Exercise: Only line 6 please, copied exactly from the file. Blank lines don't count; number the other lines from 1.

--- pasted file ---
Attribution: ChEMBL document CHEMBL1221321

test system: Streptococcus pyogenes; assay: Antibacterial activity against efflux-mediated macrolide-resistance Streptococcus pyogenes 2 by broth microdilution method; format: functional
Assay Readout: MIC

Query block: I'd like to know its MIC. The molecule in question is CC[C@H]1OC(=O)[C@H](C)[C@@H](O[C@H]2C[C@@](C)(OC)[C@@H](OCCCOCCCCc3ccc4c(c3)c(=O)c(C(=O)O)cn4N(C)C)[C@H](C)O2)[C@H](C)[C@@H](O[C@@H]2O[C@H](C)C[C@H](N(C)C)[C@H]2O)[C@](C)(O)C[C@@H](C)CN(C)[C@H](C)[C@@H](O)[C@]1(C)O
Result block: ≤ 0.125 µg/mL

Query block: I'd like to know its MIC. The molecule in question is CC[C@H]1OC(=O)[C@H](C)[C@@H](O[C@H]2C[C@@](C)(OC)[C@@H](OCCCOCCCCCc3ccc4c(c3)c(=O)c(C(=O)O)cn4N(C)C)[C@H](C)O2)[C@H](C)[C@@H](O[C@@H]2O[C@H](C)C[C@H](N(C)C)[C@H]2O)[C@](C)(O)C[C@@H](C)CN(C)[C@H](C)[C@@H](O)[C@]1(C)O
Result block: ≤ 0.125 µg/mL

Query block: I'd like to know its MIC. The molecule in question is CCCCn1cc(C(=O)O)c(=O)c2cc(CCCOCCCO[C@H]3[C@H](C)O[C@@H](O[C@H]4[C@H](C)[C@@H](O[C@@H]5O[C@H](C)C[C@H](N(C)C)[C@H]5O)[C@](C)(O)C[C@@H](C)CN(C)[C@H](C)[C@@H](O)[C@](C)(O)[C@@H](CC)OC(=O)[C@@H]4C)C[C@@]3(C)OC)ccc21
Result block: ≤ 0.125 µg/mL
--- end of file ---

Query block: I'd like to know its MIC. The molecule in question is CC[C@H]1OC(=O)[C@H](C)[C@@H](O[C@H]2C[C@@](C)(OC)[C@@H](OCCCOCCCCCc3ccc4c(c3)c(=O)c(C(=O)O)cn4N(C)C)[C@H](C)O2)[C@H](C)[C@@H](O[C@@H]2O[C@H](C)C[C@H](N(C)C)[C@H]2O)[C@](C)(O)C[C@@H](C)CN(C)[C@H](C)[C@@H](O)[C@]1(C)O